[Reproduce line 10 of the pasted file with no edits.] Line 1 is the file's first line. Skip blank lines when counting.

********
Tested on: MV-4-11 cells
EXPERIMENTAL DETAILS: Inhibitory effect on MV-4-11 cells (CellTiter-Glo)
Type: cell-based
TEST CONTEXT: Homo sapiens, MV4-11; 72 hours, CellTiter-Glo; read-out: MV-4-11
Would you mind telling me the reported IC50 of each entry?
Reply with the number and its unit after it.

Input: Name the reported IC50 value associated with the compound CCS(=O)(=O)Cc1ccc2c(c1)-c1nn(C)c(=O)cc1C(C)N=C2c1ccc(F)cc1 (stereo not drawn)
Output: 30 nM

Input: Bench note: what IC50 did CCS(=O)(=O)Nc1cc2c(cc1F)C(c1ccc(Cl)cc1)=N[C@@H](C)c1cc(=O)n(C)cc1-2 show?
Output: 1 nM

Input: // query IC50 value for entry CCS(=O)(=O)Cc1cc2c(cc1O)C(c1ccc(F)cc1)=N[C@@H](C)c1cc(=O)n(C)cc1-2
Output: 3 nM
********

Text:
Output: 1 nM